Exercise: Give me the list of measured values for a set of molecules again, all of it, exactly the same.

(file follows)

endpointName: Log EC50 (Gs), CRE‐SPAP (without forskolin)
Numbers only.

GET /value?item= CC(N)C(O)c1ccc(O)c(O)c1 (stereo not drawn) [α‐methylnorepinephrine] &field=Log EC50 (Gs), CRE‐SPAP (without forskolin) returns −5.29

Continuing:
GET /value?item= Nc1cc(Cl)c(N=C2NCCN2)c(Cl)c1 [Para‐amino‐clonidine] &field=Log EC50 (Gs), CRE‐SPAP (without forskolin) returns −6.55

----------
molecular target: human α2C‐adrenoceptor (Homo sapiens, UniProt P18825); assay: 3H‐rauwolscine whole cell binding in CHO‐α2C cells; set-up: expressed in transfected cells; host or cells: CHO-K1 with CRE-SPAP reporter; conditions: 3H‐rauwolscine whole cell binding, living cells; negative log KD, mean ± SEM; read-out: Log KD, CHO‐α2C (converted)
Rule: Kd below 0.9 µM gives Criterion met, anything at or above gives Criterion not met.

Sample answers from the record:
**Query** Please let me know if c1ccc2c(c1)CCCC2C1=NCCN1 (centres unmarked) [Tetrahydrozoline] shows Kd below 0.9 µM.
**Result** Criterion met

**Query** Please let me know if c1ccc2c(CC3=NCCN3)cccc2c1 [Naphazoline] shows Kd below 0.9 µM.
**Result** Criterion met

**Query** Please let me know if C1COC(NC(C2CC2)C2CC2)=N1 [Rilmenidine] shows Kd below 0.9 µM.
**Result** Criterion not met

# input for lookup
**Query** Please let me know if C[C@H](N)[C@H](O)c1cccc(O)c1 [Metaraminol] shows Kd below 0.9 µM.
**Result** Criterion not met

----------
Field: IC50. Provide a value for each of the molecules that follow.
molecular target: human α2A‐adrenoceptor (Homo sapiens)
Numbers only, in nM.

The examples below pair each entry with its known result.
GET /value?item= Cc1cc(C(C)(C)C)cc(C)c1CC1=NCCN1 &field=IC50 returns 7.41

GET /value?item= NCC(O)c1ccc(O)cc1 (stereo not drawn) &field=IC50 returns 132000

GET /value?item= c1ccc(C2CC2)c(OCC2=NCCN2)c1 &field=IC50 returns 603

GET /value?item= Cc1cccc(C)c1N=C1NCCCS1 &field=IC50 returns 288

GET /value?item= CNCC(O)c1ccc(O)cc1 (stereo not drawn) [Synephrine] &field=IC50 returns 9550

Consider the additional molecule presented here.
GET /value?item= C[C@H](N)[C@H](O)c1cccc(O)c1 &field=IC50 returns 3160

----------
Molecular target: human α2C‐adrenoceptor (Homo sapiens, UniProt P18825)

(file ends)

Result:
endpointName: Log EC50 (Gs), CRE‐SPAP (without forskolin)
Numbers only.

GET /value?item= CC(N)C(O)c1ccc(O)c(O)c1 (stereo not drawn) [α‐methylnorepinephrine] &field=Log EC50 (Gs), CRE‐SPAP (without forskolin) returns −5.29

Continuing:
GET /value?item= Nc1cc(Cl)c(N=C2NCCN2)c(Cl)c1 [Para‐amino‐clonidine] &field=Log EC50 (Gs), CRE‐SPAP (without forskolin) returns −6.55

----------
molecular target: human α2C‐adrenoceptor (Homo sapiens, UniProt P18825); assay: 3H‐rauwolscine whole cell binding in CHO‐α2C cells; set-up: expressed in transfected cells; host or cells: CHO-K1 with CRE-SPAP reporter; conditions: 3H‐rauwolscine whole cell binding, living cells; negative log KD, mean ± SEM; read-out: Log KD, CHO‐α2C (converted)
Rule: Kd below 0.9 µM gives Criterion met, anything at or above gives Criterion not met.

Sample answers from the record:
**Query** Please let me know if c1ccc2c(c1)CCCC2C1=NCCN1 (centres unmarked) [Tetrahydrozoline] shows Kd below 0.9 µM.
**Result** Criterion met

**Query** Please let me know if c1ccc2c(CC3=NCCN3)cccc2c1 [Naphazoline] shows Kd below 0.9 µM.
**Result** Criterion met

**Query** Please let me know if C1COC(NC(C2CC2)C2CC2)=N1 [Rilmenidine] shows Kd below 0.9 µM.
**Result** Criterion not met

# input for lookup
**Query** Please let me know if C[C@H](N)[C@H](O)c1cccc(O)c1 [Metaraminol] shows Kd below 0.9 µM.
**Result** Criterion not met

----------
Field: IC50. Provide a value for each of the molecules that follow.
molecular target: human α2A‐adrenoceptor (Homo sapiens)
Numbers only, in nM.

The examples below pair each entry with its known result.
GET /value?item= Cc1cc(C(C)(C)C)cc(C)c1CC1=NCCN1 &field=IC50 returns 7.41

GET /value?item= NCC(O)c1ccc(O)cc1 (stereo not drawn) &field=IC50 returns 132000

GET /value?item= c1ccc(C2CC2)c(OCC2=NCCN2)c1 &field=IC50 returns 603

GET /value?item= Cc1cccc(C)c1N=C1NCCCS1 &field=IC50 returns 288

GET /value?item= CNCC(O)c1ccc(O)cc1 (stereo not drawn) [Synephrine] &field=IC50 returns 9550

Consider the additional molecule presented here.
GET /value?item= C[C@H](N)[C@H](O)c1cccc(O)c1 &field=IC50 returns 3160

----------
Molecular target: human α2C‐adrenoceptor (Homo sapiens, UniProt P18825)